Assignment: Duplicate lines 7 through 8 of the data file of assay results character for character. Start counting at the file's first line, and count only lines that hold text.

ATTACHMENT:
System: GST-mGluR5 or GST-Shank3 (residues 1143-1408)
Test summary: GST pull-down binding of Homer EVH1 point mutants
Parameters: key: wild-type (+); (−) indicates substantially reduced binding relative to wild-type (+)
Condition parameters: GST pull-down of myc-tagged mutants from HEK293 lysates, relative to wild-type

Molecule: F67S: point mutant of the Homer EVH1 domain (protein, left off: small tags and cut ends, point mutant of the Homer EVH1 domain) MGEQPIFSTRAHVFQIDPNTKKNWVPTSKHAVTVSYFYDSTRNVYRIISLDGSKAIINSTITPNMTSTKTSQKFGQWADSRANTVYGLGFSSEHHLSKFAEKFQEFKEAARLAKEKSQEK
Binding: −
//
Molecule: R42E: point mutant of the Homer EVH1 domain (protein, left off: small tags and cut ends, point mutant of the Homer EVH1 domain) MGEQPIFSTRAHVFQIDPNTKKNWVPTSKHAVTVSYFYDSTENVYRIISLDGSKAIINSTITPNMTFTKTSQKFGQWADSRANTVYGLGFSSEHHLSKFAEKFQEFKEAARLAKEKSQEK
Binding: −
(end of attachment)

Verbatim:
//
Molecule: R42E: point mutant of the Homer EVH1 domain (protein, left off: small tags and cut ends, point mutant of the Homer EVH1 domain) MGEQPIFSTRAHVFQIDPNTKKNWVPTSKHAVTVSYFYDSTENVYRIISLDGSKAIINSTITPNMTFTKTSQKFGQWADSRANTVYGLGFSSEHHLSKFAEKFQEFKEAARLAKEKSQEK